“It all makes a body tingle. These folks go berserk when the band marches on the field. A huge roar is heard for the Invocation, for heaven’s sake. They not only know the words to the national anthem, they sing them, loudly. And, when the Tigers win the (opening coin) toss, as happened Saturday, there are tears of ecstasy.”
These word were penned in an October 8, 1979 Sports Illustrated article. On September 29, 1979 the greatest assemblage of college football talent ever to appear on one roster played in the greatest football game I ever saw. The University of Southern California came to Baton Rouge ranked No. 1 with a roster that included four Hall of Famers, 12 future first-round draft picks and two Heisman Trophy winners in the same backfield. The Tigers had none.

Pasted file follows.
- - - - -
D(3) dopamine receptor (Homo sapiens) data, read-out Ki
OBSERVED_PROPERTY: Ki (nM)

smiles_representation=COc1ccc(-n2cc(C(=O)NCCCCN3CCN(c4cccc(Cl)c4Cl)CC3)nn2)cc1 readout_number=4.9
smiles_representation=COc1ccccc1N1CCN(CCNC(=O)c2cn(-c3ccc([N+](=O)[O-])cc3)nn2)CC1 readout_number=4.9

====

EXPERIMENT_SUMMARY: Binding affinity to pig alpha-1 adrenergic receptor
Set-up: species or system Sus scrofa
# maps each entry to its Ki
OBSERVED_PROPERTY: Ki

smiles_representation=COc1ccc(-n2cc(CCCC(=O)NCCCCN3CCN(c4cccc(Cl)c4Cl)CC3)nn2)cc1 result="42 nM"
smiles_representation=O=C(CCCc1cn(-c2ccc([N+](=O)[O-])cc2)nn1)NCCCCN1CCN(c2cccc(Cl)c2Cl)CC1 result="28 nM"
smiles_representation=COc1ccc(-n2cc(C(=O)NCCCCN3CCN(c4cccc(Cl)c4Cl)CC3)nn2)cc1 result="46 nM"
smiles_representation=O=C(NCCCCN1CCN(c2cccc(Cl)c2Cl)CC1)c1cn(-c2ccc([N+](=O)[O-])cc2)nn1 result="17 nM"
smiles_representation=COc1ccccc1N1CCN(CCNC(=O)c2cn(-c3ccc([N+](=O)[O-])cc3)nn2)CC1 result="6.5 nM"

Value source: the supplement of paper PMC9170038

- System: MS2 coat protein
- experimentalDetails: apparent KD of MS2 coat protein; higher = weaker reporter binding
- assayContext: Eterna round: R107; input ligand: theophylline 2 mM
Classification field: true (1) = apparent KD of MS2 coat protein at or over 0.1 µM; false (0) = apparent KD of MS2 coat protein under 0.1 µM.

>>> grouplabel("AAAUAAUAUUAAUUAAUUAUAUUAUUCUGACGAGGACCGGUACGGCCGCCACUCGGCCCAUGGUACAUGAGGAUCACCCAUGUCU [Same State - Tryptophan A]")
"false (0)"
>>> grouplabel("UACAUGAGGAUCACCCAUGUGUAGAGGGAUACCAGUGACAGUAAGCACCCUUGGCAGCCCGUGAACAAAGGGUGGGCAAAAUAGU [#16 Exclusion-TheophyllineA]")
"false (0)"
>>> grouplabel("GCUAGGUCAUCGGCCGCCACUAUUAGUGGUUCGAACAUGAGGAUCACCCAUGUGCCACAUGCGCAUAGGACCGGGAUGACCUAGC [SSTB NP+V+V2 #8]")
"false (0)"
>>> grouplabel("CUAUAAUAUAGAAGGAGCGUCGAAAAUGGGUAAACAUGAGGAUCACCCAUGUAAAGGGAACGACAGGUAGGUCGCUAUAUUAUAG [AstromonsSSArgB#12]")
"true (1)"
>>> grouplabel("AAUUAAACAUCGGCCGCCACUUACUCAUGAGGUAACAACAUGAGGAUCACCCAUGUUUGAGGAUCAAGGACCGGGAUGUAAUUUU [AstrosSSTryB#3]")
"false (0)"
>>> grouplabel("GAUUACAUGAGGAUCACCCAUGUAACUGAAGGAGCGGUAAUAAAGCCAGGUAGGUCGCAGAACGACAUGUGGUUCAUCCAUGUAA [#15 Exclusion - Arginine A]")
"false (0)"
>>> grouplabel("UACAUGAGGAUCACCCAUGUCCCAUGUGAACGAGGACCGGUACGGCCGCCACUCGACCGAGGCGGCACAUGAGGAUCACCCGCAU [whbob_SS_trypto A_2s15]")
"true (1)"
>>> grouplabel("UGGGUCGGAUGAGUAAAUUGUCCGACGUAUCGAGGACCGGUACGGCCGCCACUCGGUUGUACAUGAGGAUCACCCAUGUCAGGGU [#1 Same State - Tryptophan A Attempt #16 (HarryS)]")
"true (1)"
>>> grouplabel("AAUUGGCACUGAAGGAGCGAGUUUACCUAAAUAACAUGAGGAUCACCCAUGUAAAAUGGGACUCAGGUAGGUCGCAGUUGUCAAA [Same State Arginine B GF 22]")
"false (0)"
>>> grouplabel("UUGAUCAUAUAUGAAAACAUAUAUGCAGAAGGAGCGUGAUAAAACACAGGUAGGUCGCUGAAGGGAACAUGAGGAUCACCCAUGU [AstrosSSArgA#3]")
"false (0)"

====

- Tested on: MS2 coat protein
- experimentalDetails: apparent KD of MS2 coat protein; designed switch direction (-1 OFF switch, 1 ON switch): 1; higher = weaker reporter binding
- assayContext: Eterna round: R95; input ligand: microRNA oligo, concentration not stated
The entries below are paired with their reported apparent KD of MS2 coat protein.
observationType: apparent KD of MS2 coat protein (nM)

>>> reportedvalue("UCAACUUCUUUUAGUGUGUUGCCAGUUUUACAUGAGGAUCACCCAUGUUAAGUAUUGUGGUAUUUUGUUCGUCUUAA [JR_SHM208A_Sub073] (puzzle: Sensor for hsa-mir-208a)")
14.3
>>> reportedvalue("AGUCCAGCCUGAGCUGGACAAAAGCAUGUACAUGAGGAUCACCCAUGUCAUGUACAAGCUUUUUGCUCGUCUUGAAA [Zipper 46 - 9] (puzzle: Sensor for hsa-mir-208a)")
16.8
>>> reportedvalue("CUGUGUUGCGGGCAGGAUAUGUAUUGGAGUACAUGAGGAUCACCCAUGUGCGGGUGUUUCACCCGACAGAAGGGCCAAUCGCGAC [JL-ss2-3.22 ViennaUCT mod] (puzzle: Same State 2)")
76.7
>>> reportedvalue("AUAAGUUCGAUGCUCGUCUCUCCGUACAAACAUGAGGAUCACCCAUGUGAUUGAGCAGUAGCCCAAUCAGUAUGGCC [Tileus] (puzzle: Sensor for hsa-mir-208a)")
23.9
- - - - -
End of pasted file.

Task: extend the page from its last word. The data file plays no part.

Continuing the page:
My beloved Fightin’ Tigers whipped the mighty USC Trojans on that crisp fall evening when I was 12 years old, no matter that the scoreboard read USC-17, LSU-12 as the stadium clock read 0:00. I watched the infamous face mask play over and over the other night and still could not tell if the call was correct.
That year, the Tigers had a 4-3 home record but, for my money, 1979 was the greatest year the Tigers ever had. It was the year when I began to understand the mythical, mystical, magical place that is Tiger Stadium.
The first time I set foot in Tiger Stadium was in 1971 when my Granddaddy, Wade H. “Doc” Sigmon, starting taking me to games.
I don’t remember much about that first game other than the Tigers clobbered the Tulane Greenwave 36-7. Doc was loyal to both schools since he had attended each for undergrad and medical school. I vividly remember the hideous half-gold, half-green bow tie he wore to LSU-Tulane games. That bow tie was the only concession Doc would allow any opponent, for he bled purple and gold through and through.